She hadn’t seen Paddy since 12 December, four days before he disappeare­d.

She remembered it well because it wasn’t even midday, but it was scorching – the hottest day of the year.

She had been in her bedroom packing a bag for a trip to Darwin, and when she looked out the window, she saw a figure on the road, struggling with something heavy.

She squinted, and as the silhouette got closer, she realised it was Paddy dragging a dead kangaroo across the highway by its tail.

His dog, Kellie, was by his side. He threw the kangaroo somewhere between Fran’s driveway and bedroom.

Then he looked up at her, smiled, and walked away.

That was the last time she saw Paddy, she told officers.

The police interview was the beginning of a nightmare for Fran.

The hullabaloo soon moved over the road, from Paddy’s place to hers.

In the coming weeks, she gave police eighty-one pages of statements.

Owen, her gardener, was questioned, too.

Search teams went through everything – Fran’s personal effects, her business papers.

They went through the whole house five times.

They took her receipts away. They drained her septic tank, emptied and searched the incinerato­r, combed through the shed.

They unpacked her freezers, turning up a $7000 wad of cash.

Pretty soon, the story travelled. Reporters started turning up at her house.

She appeared on A Current Affair and Leigh Sales interviewe­d her on 7.30.

She got a publicity manager. Fame became infamy, and before long there was no pleasure in being recognised.

People were driving past her teahouse shouting, ‘Murderer!’

Mark Twain once said that a lie can gallop halfway around the world before the truth has time to pull its britches on, and maybe that’s what happened to Larrimah.

It wasn’t that the story got twisted into lies, exactly, it’s just that it was already such a strange, tall tale: a dying town, a missing man, his missing dog, a deadly landscape.

Alcohol. Enemies. Sinkholes. And a setting so tiny and remote that it seemed tantalisin­gly contained. Like an outback Agatha Christie. Then, under the heat of the media spotlight, the story grew.

The whole thing became mythic. Bigger than the truth.

Or, at least, bigger than a truth. Which is how we ended up in Larrimah.

Before we set off to write a book about Larrimah and Paddy, we told ourselves we weren’t like all the others – the Hollywood producers, documentar­y makers and shock jocks, caught up in telling what might be the best Australian story that ever really happened.

We were different, we thought, because one of us had met Paddy.

We already knew most of the people in town and our interest in Larrimah predated the disappeara­nce.

We’d been obsessed with the place for ages – nattering about it at barbecues and pitching stories about the town’s history to media outlets and gifting souvenir Larrimah stubby coolers to our long-suffering friends and family.

But maybe that’s a lie, too. Something we said to make ourselves feel better.

In the end, we got caught up in the story.

And the myth.

What we do know is this: back in 2017, Paddy Moriarty was not the only one doing a disappeari­ng act. The town of Larrimah – and maybe the outback itself – was balancing on some kind of knife’s edge and we wanted there to be a record of it before it slipped off the map.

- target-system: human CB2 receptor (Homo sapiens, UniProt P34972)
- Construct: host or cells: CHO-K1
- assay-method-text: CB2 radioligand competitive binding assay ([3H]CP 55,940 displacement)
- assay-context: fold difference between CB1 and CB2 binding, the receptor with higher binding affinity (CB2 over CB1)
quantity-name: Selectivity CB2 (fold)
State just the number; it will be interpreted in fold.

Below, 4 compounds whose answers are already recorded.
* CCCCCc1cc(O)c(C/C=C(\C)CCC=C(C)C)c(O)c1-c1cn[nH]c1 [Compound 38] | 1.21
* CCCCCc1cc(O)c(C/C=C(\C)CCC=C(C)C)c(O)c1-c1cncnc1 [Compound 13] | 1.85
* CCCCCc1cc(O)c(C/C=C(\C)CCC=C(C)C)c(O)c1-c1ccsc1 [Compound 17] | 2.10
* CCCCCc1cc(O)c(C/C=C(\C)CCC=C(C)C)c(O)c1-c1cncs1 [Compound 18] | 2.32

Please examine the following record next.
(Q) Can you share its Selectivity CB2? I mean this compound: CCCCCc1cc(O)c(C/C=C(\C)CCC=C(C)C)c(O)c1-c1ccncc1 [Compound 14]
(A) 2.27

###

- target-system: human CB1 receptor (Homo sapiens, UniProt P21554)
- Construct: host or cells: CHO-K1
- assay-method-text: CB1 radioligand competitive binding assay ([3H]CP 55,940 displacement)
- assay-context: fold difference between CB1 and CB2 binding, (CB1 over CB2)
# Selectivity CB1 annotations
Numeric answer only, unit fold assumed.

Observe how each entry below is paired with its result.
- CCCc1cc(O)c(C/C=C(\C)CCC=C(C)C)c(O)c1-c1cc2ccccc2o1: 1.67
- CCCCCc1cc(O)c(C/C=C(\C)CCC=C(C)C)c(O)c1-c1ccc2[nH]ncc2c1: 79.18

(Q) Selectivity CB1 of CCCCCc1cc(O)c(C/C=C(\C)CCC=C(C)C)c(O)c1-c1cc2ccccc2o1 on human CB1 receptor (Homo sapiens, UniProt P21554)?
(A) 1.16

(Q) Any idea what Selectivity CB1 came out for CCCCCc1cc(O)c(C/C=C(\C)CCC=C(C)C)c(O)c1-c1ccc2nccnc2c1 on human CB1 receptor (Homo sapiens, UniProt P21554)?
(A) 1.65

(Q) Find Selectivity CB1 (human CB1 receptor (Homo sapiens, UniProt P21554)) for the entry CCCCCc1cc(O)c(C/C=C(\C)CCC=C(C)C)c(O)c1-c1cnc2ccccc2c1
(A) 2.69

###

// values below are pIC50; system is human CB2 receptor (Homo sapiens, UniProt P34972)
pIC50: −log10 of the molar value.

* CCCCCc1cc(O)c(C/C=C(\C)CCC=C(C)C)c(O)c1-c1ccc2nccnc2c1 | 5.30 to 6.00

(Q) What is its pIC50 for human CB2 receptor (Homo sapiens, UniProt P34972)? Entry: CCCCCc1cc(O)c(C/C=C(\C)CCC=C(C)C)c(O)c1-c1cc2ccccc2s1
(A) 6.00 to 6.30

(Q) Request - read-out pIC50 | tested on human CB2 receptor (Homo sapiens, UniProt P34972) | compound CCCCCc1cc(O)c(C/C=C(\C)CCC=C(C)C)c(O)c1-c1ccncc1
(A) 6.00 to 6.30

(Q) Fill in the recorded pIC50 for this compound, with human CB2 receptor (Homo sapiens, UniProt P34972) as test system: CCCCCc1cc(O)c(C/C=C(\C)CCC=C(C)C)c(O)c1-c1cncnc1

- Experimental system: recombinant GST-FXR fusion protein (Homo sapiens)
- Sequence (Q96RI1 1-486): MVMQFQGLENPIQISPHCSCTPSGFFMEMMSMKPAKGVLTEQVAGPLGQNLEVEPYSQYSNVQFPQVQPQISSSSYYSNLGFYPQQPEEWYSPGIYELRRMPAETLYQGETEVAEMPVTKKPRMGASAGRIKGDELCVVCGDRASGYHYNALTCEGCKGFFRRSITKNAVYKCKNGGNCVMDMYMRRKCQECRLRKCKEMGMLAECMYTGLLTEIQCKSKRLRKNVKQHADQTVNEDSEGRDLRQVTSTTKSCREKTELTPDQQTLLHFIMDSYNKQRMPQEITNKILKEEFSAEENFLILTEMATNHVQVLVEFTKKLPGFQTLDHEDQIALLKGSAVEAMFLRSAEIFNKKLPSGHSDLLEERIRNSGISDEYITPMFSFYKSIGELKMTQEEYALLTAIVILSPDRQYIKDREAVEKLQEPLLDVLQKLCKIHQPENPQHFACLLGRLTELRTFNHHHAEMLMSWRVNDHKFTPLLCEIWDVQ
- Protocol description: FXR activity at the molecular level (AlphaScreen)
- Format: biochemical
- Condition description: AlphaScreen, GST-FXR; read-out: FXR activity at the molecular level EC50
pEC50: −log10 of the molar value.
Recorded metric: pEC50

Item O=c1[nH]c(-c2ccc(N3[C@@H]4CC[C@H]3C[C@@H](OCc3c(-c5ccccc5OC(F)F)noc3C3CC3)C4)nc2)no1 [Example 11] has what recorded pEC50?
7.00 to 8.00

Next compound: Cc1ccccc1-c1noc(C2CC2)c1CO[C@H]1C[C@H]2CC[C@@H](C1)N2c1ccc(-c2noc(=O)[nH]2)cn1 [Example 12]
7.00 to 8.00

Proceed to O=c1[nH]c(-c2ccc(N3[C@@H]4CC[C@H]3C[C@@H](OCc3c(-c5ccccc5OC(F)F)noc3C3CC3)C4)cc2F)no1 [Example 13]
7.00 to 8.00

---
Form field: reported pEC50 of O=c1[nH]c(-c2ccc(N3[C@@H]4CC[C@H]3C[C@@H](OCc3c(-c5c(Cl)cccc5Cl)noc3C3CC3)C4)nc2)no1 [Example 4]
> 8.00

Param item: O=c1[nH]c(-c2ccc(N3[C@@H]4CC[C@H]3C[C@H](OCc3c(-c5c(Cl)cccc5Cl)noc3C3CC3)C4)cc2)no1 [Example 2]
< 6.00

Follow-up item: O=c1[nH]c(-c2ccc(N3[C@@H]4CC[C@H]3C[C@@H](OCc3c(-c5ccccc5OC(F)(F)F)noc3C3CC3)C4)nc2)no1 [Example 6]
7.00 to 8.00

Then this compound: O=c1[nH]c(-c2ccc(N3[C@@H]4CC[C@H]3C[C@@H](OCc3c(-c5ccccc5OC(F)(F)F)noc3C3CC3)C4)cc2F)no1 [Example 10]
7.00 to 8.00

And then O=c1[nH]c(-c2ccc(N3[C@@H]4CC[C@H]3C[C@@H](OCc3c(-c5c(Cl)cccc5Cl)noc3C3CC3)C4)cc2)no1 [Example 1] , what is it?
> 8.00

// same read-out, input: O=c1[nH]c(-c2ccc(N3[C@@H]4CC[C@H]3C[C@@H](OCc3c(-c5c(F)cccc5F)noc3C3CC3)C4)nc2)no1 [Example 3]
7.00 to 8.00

We needed to find out what the hell happened to the almost ghost town of Larrimah and what happened to Paddy.

Because it’s impossible to tease the two stories apart. They’re like two whodunnits, twisted together.

Larrimah will be launched at the NT Library on Wednesday, September 29 from 6pm.

The event is free. Register at https:// bit.ly/3Ay7eRX.

 ?? ?? Paddy Moriarty lived in Larrimah for more than 10 years. Before that he lived in Daly Waters and worked on cattle stations around the Territory, including Brunette Downs. Before they disappeare­d, Paddy and his faithful dog could often be found out the front of the Larrimah Hotel. Picture: Helen Orr
Caroline Graham and Kylie Stevenson are launching their book Larrimah at the NT Library on September 29 from 6pm. Picture: Glenn Campbell
Paddy Moriarty lived in Larrimah for more than 10 years. Before that he lived in Daly Waters and worked on cattle stations around the Territory, including Brunette Downs. Before they disappeare­d, Paddy and his faithful dog could often be found out the front of the Larrimah Hotel. Picture: Helen Orr Caroline Graham and Kylie Stevenson are launching their book Larrimah at the NT Library on September 29 from 6pm. Picture: Glenn Campbell
 ?? ?? The tiny Territory town of Larrimah became the centre of a police investigat­ion into the disappeara­nce of Paddy Moriarty. He was a regular at the town’s only pub, the Pink Panther Hotel. Picture: Amos Aikman/The Australian
Publican Barry Sharpe and barman Richard Simpson at the Pink Panther Hotel in Larrimah. Picture: Amos Aikman/The Australian
A bird’s eye view of the outback Northern Territory town of Larrimah.
The tiny Territory town of Larrimah became the centre of a police investigat­ion into the disappeara­nce of Paddy Moriarty. He was a regular at the town’s only pub, the Pink Panther Hotel. Picture: Amos Aikman/The Australian Publican Barry Sharpe and barman Richard Simpson at the Pink Panther Hotel in Larrimah. Picture: Amos Aikman/The Australian A bird’s eye view of the outback Northern Territory town of Larrimah.